The trip runs along comfortable asphalt roads and will take you to the most interesting spots in Pieniny, predominantly outside marked trails. Begin at the Dunajec castle in Niedzica by taking the picturesque road running along the southern shore of the Czorsztyn Lake. You will soon reach Frydman, where you can visit the Gothic church and the fortified manor house in Renaissance style. The next stopover on the route is Dębno Podhalańskie, a town made famous by the magnificent 15th century UNESCO-listed wooden church. In Dębno Podhalańskie, take road no. 969 towards Krościenko. However, get off the main road in order to pass through the villages of Maniowy, Mizerna and Kluszkowce at the foot of the Lubań range. From the latter village, climb up to the ruins of the Wronin castle in Czorsztyn. Then take the main road down to Krościenko, cross Dunajec and continue along the river almost all the way to Szczawnica. Get off the main road eventually and enter the comfortable road leading along the river on the Slovakian side. This will let you admire the unforgettable landscapes of the Pieniny gorge. When you reach the town of Czerwony Klasztor, return to the Polish side using the footbridge and enter Sromowce Niżne. Continue through Sromowce Wyżne-Kąty and Sromowce Wyżne, eventually reaching the ending point of the route – Niedzica and the castle.
Krościenko nad Dunajcem, Szczawnica  

3. The Sokola Perć mountain path 

Krościenko – Sokolica – Zamkowa Góra – Trzy Korony – Krościenko
12 km 5,5 hours hiking

The best way to get a bird’s eye view of the Dunajec River Gorge is by climbing to the famous Sokolica cliff (747 m asl): there is a green trail that will take you there from Krościenko. The deck on the summit, suspended on a more than 300 m rock, guarantees unforgettable views. Continue the trip on the blue trail known as Sokola Perć (Falcon Path). It runs across the Czertezik and Ociemny Wierch mountains to the Zamkowa Góra mountain with the relics of a medieval castle. From here it is not too far to the highest peak of the Central Pieniny – Trzy Korony (Three Crowns, 982 m asl). More fabulous views of the Dunajec river and the small rafts stretch from the observation deck on Okrąglica. To go down to Krościenko, first take the blue trail to the Szopka pass, then continue on the yellow trail.


4. Wysoka mountain and Homole gorge 

Szczawnica – Wysoka – Wąwóz Homole – Jaworki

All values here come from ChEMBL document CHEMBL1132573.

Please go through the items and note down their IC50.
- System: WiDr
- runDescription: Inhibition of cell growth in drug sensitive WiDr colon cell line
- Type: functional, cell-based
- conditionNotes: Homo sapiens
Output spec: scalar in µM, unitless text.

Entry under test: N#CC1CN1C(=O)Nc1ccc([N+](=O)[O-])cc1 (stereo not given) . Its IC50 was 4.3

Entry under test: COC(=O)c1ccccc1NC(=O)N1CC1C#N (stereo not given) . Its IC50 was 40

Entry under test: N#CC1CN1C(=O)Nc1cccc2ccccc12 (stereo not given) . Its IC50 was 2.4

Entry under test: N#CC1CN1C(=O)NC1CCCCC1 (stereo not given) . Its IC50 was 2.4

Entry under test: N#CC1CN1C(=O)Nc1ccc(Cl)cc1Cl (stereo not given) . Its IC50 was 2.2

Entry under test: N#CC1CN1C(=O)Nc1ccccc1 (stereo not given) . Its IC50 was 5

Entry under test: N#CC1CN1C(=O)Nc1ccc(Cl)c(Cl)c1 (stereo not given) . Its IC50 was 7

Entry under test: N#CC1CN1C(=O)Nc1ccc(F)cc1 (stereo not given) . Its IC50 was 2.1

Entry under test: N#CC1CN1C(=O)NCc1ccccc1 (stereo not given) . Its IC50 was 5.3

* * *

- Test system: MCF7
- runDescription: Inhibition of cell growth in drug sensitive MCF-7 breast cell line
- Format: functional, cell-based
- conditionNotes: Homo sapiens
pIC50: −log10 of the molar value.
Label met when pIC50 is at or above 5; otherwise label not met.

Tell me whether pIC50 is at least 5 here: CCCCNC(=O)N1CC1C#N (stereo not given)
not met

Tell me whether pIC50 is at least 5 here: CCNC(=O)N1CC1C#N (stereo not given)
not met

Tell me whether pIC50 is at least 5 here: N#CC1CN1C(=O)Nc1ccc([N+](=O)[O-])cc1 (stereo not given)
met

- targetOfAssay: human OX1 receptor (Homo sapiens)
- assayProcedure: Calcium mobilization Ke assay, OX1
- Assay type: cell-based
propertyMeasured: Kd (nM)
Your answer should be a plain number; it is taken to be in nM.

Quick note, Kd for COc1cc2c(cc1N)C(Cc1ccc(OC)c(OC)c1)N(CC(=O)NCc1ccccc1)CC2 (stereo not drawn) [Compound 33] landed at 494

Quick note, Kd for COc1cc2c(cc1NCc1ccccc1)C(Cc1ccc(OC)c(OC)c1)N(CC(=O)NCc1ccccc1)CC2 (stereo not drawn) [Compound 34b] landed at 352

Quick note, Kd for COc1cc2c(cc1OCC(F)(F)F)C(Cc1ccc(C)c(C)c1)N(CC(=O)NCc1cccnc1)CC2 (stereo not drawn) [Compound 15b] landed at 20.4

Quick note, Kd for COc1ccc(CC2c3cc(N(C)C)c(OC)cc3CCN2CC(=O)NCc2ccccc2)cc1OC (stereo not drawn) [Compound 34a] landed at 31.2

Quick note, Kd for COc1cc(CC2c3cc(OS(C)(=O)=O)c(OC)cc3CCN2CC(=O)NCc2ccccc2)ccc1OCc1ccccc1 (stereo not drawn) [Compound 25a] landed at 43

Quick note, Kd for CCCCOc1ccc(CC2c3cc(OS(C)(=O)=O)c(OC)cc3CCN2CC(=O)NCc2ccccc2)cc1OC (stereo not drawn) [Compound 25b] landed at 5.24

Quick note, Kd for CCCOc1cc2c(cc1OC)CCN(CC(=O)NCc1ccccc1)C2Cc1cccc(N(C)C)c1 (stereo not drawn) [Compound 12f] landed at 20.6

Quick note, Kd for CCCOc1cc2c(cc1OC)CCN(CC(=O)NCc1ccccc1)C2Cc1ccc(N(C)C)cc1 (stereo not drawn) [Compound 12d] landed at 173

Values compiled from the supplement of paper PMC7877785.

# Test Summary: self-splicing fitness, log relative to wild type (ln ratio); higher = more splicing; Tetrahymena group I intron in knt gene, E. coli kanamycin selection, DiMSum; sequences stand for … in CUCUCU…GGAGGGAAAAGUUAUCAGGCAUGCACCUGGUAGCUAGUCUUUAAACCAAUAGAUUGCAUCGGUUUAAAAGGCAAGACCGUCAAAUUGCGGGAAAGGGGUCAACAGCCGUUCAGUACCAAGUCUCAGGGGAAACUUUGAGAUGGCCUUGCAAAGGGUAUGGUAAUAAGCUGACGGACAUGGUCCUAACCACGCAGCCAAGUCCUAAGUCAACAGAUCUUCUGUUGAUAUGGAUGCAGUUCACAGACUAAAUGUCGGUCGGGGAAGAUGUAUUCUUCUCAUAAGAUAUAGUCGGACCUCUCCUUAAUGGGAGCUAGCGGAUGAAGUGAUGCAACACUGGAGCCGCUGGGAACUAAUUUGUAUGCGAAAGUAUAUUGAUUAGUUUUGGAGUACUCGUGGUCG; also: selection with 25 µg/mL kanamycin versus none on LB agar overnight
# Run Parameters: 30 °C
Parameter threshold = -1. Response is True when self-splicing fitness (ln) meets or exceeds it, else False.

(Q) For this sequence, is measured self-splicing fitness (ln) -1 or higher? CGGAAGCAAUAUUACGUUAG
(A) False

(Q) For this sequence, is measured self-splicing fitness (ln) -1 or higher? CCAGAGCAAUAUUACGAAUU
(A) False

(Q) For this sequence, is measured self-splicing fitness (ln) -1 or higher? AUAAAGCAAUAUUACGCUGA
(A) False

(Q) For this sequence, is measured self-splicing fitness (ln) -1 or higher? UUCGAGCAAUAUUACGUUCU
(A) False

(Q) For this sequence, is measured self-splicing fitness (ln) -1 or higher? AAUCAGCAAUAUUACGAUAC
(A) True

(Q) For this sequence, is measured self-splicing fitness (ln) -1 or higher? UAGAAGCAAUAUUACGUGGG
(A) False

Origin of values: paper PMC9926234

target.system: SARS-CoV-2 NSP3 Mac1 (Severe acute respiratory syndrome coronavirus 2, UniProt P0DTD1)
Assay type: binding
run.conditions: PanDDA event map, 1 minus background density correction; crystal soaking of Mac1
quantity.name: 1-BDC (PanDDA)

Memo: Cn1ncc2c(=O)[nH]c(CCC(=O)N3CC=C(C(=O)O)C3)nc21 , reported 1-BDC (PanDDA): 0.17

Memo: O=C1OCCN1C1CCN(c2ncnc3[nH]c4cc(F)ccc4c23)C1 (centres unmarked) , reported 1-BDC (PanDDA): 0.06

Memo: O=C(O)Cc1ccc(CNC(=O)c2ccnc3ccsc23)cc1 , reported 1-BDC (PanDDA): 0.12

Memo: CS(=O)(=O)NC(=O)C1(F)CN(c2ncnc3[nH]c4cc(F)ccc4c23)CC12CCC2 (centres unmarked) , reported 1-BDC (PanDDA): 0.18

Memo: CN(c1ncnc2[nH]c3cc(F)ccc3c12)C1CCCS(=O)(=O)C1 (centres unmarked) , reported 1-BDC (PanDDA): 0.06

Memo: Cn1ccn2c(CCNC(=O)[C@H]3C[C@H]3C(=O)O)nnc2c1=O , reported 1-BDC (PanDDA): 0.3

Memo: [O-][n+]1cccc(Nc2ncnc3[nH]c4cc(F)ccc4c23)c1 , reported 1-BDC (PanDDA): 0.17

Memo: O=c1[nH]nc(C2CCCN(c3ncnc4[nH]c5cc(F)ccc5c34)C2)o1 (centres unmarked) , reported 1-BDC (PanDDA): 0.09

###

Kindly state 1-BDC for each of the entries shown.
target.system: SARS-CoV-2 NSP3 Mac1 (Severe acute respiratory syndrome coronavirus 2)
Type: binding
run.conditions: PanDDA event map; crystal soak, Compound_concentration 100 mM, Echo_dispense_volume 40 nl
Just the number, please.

13 km 4 hours cycling

Lesser Pieniny are famous for their extensive ridge meadows and picturesque rocks, particularly impressive in the miniature Homole gorge. It is in Lesser Pieniny where you can also find the highest mountain in the range, i.e. Wysoka (1050 m asl). The slopes of the Lesser Pieniny can be reached from Szczawnica using the chairlift to Palenica. From there, follow the yellow trail up the main ridge, where you will find blue signs. Follow them through the extensive ridge meadows and you will reach Wysoka. Be very cautious during your descent: the path is extremely steep. You will see a green trail branching off the blue one at some point. It will take you to the Homole gorge, and then to Jaworki, where the trip ends.


Recommended attractions:
Morskie Oko, the largest lake in the Tatras, surrounded by the highest mountain peaks in Poland, guarantees unforgettable views and rest in the oldest PTTK refuge. 
Kościeliska Valley, considered to be the most beautiful valley in the Western Tatras, graced with impressive rock gates. 
Zakopane, the winter capital of Poland and a town of an extraordinary atmosphere and beautiful wooden architecture; a great starting point for trip in the Tatras. 
Chochołów, a village called “the living past”, with a unique complex of Podhale style wooden buildings. 
Dębno Podhalańskie, where you can find one of Poland’s most beautiful UNESCO-listed wooden churches. 
Dunajec river gorge, where rafting trips are one of the region’s best attractions.
Castles in Czorsztyn and Niedzica, which look very picturesque towering over the the Czorsztyn Lake Homole Gorge, a natural reserve with extremely impressive rock formations.